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Group action platform gears up for first case

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A platform that builds group actions using techniques similar to crowdfunding is close to reaching the target for claimant numbers to launch its first case.

Venture capital-backed CaseHub [1], which uses social media and Facebook to sign up claimants for consumer actions around such issues as Ryanair’s passenger fees, letting agent fees, and private parking fines, takes a percentage if a case succeeds.

Cases involve litigation funders and law firms, with CaseHub’s participation limited to achieving claimant number targets.

CaseHub’s website uses the slogan “Fight bad guys online. Justice can be fun (sometimes)”. It describes itself as “a platform for groups of people to challenge unfair practices in the courts, without facing any risk”. It continues: “We partner with law firms to run class actions and lawsuits. Anyone who joins the case online gets a payout if it wins.”

The case against private parking company ParkingEye, which obtains car owners’ addresses from the Driver and Vehicle Licensing Agency (DVLA) – also a subject of the action – has signed up 225 claimants out of a target of 250, according to the site. Each of them have received county court judgments after allegedly being unwittingly sued for unpaid parking penalties which CaseHub claims is due to DVLA address information being out of date.

CaseHub founder, Michael Green, a Cambridge law graduate in his early 20s, told Litigation Futures he had spent the past year putting together cases. The business won backing from venture capital firm Downing Ventures last August for an undisclosed amount. It also has “angel tech investors”, said Mr Green.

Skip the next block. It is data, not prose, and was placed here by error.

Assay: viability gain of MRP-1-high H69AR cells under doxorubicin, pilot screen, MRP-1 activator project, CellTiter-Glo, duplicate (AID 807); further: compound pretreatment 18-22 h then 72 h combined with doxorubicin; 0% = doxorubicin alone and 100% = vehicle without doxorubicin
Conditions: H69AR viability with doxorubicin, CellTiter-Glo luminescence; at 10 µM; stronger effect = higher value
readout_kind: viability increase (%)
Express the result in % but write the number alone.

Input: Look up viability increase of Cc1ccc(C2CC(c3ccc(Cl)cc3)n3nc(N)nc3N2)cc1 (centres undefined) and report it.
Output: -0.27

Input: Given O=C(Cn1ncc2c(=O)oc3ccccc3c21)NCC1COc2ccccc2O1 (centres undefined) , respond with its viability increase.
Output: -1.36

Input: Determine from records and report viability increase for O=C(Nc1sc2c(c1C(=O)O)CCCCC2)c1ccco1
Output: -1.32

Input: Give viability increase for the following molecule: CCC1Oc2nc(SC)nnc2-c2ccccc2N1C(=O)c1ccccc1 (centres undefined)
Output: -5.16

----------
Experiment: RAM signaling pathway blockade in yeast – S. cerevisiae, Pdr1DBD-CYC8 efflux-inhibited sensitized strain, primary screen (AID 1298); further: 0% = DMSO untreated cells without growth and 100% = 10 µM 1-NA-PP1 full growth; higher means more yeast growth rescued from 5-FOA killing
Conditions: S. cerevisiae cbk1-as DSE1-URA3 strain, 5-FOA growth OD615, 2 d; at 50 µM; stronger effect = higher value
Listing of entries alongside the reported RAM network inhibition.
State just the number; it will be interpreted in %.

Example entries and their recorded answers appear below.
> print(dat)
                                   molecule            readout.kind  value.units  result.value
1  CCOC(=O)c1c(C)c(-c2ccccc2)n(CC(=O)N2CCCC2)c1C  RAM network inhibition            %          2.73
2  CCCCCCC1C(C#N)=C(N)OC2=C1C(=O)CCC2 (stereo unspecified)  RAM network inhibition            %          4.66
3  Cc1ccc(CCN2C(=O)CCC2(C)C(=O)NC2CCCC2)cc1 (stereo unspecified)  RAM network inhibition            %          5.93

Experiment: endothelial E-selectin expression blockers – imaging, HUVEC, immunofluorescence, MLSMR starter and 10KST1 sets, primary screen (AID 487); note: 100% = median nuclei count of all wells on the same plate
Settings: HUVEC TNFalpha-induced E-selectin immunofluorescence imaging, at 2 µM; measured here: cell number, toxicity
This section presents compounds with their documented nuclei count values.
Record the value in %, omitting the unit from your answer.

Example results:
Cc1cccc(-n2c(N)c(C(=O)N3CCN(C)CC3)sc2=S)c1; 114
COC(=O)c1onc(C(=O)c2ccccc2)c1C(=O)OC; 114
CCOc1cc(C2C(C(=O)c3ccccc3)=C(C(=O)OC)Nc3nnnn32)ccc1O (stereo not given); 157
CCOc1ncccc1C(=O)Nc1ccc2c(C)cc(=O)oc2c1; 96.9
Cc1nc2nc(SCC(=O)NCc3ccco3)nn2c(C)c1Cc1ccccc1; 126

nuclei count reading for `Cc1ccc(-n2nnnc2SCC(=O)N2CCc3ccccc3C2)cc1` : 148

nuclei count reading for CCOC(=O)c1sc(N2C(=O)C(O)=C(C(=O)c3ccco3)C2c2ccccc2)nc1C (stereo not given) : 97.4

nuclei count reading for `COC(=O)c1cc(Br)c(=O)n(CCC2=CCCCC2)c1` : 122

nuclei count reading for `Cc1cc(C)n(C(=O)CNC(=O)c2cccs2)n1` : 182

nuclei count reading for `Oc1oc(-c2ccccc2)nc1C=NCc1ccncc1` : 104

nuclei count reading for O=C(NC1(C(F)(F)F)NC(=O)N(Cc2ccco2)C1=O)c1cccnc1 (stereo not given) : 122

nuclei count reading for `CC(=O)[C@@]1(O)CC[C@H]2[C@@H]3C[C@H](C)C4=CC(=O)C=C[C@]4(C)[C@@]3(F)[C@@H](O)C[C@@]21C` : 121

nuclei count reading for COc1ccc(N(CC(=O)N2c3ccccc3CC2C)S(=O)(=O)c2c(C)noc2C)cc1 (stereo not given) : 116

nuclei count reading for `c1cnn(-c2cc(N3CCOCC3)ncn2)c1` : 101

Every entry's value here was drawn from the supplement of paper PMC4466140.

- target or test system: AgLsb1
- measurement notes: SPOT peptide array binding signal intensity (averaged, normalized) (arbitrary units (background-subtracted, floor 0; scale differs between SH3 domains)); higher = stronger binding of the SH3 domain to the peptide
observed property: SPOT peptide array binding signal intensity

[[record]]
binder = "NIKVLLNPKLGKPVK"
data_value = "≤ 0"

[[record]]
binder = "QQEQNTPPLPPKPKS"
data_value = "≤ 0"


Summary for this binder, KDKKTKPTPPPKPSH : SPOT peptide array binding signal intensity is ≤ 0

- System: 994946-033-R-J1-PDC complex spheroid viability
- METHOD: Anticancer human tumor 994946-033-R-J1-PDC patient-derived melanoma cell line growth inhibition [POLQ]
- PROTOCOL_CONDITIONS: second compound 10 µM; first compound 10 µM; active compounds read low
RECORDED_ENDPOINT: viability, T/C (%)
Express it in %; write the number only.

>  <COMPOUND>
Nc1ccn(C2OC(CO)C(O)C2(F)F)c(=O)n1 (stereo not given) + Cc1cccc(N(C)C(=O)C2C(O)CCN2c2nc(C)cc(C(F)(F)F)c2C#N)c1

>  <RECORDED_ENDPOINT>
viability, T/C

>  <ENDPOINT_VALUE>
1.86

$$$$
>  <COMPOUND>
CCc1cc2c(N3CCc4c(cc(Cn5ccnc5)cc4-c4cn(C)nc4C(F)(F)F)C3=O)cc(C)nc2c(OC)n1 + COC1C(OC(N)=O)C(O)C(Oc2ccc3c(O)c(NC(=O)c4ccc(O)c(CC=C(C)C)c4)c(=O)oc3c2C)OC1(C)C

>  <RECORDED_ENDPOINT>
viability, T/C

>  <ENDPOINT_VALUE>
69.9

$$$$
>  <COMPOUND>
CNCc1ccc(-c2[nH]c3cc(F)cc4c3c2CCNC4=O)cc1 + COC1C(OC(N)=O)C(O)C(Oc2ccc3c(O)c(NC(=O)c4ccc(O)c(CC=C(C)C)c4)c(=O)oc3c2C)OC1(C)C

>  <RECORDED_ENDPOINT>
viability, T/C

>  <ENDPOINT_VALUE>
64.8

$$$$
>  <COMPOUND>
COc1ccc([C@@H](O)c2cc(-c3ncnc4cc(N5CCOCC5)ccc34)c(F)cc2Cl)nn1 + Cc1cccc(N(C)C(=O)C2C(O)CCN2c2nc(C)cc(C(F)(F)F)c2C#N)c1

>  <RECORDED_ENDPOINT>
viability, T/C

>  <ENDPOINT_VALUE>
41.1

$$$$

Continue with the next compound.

He explained: “We curate the cases ourselves, but are open to suggestions from the public.”

The model for the business up to now, he said, was to take the cases to litigation funders after seeking QCs’ opinions on the legal merits. The cases were handled by “medium-sized City firms”.

He stressed: “Obviously we are not Solicitors Regulation Authority-regulated and would not want to run the cases ourselves… There is no process for choosing a law firm: we have an informal panel.”

The litigation funders and solicitors arranged damages-based agreements or discounted conditional fee agreements, he said. “We just bring them the case. They look at the merits. Then we all work together.”

He went on: “We get all the litigation finance stuff sorted before we go build the class, because you only really have one shot at getting a claimant and what you can’t do is get someone’s interest, go to a litigation funder, get all that stuff sorted, and go back four months later and say ‘you were interested before, now sign up’.

“Consumers have way too short of an attention span, so all this stuff needs to be organised in advance so as far as the individual who wants to claim money back is concerned they can just join online and they never hear from us until the case wins or loses.”

He continued: “I think the real challenge in what we do is getting very large classes using mostly social media alone.

“In part that’s a combination of picking the right sort of problem where lots of people feel very angry against a particular institution, but in addition it’s also about finding cases where people have lost enough money. Obviously if they have lost £100 each, it’s easier to do than if they have lost £10 each.”

“One of the real difficulties is you have people who come forward and say they have paid something but they can’t prove it. If you have a blanket policy of saying ‘tough, sorry’, then you lose out on a large part of your claimant group.

“The legal risk is actually not too much of a problem, it’s more of a challenge on-boarding customers and satisfying the legal system’s demands for formal due diligence.”

A ParkingEye spokesman said: “While it is a motorist’s responsibility to keep their V5C registration certificate updated, where legal action is considered to be the appropriate next step we aim to ensure we use the most up-to-date information available.

“We rely upon registered keeper information from the DVLA and, in those cases where the registered keeper has not contacted us following the parking charge being issued, we engage the services of a credit reference agency.”